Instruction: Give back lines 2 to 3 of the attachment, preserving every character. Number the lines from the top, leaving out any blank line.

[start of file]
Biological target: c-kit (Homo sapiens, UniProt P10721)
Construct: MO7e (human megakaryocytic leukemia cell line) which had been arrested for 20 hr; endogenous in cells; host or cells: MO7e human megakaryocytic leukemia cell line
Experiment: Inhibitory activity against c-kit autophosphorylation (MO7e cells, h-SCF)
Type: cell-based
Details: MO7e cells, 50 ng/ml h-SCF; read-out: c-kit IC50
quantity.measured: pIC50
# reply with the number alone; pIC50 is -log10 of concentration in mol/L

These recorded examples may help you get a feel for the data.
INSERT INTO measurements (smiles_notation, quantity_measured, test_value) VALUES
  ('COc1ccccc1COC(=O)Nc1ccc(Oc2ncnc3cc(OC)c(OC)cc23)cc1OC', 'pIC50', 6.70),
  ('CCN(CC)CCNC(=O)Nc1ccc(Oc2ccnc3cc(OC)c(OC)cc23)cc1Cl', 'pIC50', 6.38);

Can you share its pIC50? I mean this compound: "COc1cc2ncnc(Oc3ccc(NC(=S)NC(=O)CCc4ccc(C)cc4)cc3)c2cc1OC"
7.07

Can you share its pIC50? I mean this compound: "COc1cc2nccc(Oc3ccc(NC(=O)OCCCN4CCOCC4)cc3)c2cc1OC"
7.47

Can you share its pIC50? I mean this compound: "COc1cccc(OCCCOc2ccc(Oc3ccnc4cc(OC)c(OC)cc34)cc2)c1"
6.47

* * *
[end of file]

Construct: MO7e (human megakaryocytic leukemia cell line) which had been arrested for 20 hr; endogenous in cells; host or cells: MO7e human megakaryocytic leukemia cell line
Experiment: Inhibitory activity against c-kit autophosphorylation (MO7e cells, h-SCF)